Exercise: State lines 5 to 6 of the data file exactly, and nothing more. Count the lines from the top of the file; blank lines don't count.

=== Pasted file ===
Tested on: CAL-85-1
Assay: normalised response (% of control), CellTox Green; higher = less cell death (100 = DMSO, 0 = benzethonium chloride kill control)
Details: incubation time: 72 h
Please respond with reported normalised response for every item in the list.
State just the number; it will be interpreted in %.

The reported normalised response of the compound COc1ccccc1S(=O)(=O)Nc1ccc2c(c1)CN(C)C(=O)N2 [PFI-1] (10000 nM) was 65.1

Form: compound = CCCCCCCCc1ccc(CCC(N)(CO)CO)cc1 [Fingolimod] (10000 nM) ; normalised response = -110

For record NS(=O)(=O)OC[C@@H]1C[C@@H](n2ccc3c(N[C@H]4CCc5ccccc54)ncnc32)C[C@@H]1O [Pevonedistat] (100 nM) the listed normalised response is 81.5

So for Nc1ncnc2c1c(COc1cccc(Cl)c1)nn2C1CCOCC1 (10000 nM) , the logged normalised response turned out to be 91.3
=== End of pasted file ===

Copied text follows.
State just the number; it will be interpreted in %.

The reported normalised response of the compound COc1ccccc1S(=O)(=O)Nc1ccc2c(c1)CN(C)C(=O)N2 [PFI-1] (10000 nM) was 65.1